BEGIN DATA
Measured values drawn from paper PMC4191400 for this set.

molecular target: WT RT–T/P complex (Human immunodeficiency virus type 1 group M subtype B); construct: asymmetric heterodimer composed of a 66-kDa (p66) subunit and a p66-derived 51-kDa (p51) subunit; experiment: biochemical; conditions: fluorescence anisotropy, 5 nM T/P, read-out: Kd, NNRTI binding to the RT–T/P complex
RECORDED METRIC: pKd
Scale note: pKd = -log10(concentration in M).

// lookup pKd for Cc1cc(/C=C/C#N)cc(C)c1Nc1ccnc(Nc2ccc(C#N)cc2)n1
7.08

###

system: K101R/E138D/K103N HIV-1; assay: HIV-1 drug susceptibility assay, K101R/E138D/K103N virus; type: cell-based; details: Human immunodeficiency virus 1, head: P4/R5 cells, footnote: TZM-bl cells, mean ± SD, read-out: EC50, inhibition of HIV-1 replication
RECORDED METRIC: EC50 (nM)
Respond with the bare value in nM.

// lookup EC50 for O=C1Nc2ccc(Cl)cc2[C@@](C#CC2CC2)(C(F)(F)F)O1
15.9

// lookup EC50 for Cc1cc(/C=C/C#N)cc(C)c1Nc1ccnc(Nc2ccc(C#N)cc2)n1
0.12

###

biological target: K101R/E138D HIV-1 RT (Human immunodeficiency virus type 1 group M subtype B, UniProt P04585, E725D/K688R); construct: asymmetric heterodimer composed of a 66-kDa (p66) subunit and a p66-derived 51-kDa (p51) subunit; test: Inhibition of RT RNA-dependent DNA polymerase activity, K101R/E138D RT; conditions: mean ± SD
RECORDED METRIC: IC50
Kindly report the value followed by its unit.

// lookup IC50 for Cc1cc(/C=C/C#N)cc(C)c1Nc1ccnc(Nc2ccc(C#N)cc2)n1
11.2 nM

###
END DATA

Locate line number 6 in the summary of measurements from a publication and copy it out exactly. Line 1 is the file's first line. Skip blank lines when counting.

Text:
7.08